PPMS
Home       Current RFAs       PD User Guide       Contact Us       Projects       Login      

Funded Project
Funding Program: Enhancement Grants - Special Projects
Project Title: Developing a comprehensive research and educational approach to managing defoliating pests in soybean
Project Directors (PDs):
David Holshouser [1]
Ames Herbert [2]
Lead State: VA

Lead Organization: Virginia Polytechnic Institute and State University
Undesignated Funding: $12,463
Start Date: Aug-01-2006

End Date: Jul-31-2007
Summary: The southern region of the U.S. produced more than 360 million bushels of soybean on over 11 million acres in 2005. The crop continues to contribute to the regions economic well-being, adding approximately $2 billion to its economy. However defoliating pests are threatening the viability of the crop. Phytophagous insects and wildlife continue to limit profits realized by soybean producers through removal of photosynthetic leaf area. New threats such as Asian soybean rust that reduce yield primarily by defoliation are adding to the problem. Unfortunately, sound IPM strategies are not in place to effectively manage these defoliating pests. Gaps exist in our knowledge and understanding of how soybean leaf area development and phenological stage interacts with yield losses from defoliation. Although recent research has concluded that an estimation of soybean leaf area must be included in our economic thresholds, there is currently no accurate and practical way of measuring soybean leaf area. Until the most cost-effective methods of estimating leaf area are identified, putting leaf area-based defoliation thresholds into practice will be a challenge. Furthermore, once research gaps are filled and a cost-effective method of estimating leaf area is determined, users must be provided with appropriate tools and training to implement the most-effective strategy. Therefore, to effectively manage defoliating pests, our knowledge and understanding must be improved. We must also develop methods to measure leaf area and educate users on these new strategies. Should this proposal be funded, we will build a team of researchers, extension personnel, soybean producers, and IPM practitioners to evaluate needs, review current knowledge, and establish priorities for future research and educational programs. In addition, we will conduct small, inexpensive experiments to provide preliminary data that will contribute to the final output of this effort, the development of a major grant proposal to other funding sources.

Objectives: The southern region of the U.S. produced more than 360 million bushels of soybean on over 11 million acres in 2005. The crop continues to contribute to the regions economic well-being, adding approximately $2 billion to its economy. However defoliating pests are threatening the viability of the crop. Phytophagous insects and wildlife continue to limit profits realized by soybean producers through removal of photosynthetic leaf area. New threats such as Asian soybean rust that reduce yield primarily by defoliation are adding to the problem. Unfortunately, sound IPM strategies are not in place to effectively manage these defoliating pests. Gaps exist in our knowledge and understanding of how soybean leaf area development and phenological stage interacts with yield losses from defoliation. Although recent research has concluded that an estimation of soybean leaf area must be included in our economic thresholds, there is currently no accurate and practical way of measuring soybean leaf area. Until the most cost-effective methods of estimating leaf area are identified, putting leaf area-based defoliation thresholds into practice will be a challenge. Furthermore, once research gaps are filled and a cost-effective method of estimating leaf area is determined, users must be provided with appropriate tools and training to implement the most-effective strategy. Therefore, to effectively manage defoliating pests, our knowledge and understanding must be improved. We must also develop methods to measure leaf area and educate users on these new strategies. Should this proposal be funded, we will build a team of researchers, extension personnel, soybean producers, and IPM practitioners to evaluate needs, review current knowledge, and establish priorities for future research and educational programs. In addition, we will conduct small, inexpensive experiments to provide preliminary data that will contribute to the final output of this effort, the development of a major grant proposal to other funding sources.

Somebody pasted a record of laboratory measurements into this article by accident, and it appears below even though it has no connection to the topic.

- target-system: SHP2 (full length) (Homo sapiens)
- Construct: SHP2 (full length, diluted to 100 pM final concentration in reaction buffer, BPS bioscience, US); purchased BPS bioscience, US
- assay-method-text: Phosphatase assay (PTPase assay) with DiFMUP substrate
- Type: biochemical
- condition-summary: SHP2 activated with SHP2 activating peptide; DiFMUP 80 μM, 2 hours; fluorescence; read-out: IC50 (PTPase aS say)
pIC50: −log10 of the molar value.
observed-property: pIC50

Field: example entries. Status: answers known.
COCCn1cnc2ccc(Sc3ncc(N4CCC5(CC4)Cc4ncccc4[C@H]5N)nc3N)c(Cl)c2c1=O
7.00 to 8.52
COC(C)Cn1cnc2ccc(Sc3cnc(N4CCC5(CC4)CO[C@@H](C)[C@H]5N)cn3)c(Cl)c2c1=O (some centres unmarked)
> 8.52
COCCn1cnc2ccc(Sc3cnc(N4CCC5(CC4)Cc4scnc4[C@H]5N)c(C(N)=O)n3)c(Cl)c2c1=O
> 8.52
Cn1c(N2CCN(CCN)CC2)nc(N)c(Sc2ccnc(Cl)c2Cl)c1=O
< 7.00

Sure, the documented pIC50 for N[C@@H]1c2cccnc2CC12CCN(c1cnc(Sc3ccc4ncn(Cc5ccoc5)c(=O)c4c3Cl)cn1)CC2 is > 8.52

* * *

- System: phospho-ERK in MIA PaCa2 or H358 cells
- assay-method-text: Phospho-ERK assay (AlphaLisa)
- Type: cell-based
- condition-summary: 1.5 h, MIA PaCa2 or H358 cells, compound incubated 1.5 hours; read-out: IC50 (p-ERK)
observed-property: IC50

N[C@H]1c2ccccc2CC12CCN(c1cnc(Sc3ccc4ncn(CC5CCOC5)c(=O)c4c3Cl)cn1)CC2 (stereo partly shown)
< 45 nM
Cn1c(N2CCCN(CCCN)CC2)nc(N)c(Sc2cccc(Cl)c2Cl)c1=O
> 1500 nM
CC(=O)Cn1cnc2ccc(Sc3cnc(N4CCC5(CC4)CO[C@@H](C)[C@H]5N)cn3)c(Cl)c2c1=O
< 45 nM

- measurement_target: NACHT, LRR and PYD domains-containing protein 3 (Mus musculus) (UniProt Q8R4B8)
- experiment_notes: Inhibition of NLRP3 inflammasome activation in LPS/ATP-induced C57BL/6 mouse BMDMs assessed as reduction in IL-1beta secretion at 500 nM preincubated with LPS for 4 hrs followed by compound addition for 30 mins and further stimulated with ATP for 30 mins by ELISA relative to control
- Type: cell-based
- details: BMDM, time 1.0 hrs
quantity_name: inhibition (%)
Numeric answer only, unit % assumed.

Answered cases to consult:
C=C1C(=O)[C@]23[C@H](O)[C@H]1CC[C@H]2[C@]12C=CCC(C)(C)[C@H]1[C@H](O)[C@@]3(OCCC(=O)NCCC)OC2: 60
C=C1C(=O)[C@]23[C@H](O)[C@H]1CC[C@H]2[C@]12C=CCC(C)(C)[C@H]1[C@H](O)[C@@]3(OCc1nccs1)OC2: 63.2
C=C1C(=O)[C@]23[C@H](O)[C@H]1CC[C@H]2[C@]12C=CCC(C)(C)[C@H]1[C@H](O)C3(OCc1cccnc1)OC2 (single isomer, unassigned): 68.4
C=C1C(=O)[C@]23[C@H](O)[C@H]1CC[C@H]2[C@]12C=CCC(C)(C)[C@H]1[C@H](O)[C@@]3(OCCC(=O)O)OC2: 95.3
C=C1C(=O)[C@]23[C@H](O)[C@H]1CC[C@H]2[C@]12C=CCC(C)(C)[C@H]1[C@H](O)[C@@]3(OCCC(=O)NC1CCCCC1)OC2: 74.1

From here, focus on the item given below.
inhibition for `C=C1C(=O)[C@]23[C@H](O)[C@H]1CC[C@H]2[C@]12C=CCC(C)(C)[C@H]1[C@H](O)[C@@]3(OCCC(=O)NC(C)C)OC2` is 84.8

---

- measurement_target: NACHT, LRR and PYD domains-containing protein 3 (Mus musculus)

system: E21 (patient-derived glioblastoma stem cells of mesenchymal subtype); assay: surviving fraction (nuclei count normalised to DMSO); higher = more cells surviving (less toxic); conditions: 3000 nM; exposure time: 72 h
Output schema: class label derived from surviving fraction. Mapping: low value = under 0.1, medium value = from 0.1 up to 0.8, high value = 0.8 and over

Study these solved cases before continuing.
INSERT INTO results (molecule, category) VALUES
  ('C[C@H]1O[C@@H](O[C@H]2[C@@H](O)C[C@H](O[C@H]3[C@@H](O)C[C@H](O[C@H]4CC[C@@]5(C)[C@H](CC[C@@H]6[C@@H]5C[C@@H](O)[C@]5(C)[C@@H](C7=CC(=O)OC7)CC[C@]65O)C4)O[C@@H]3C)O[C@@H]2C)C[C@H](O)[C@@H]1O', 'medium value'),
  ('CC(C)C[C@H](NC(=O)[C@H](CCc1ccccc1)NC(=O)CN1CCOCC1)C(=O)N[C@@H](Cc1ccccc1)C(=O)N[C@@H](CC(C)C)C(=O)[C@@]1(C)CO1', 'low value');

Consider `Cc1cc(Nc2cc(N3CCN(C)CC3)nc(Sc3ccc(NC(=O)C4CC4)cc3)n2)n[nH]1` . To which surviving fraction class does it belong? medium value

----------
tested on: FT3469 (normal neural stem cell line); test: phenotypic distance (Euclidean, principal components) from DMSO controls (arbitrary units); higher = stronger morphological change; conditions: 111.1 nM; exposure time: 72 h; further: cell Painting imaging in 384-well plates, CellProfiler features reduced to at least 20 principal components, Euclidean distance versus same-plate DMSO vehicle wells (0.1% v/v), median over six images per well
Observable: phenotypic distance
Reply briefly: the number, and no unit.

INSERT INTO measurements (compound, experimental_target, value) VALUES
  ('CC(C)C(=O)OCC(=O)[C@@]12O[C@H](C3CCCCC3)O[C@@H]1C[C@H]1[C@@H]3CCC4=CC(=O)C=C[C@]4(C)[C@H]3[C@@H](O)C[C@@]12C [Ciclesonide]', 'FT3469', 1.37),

Close Window


Southern IPM Center
North Carolina State University
1730 Varsity Drive, Suite 110
Raleigh, NC 27606
p. 919.513.1432   f. 919.513.1114

USDA NIFA
Developed by the Center for IPM
© Copyright CIPM 2004-2017
Center for IPM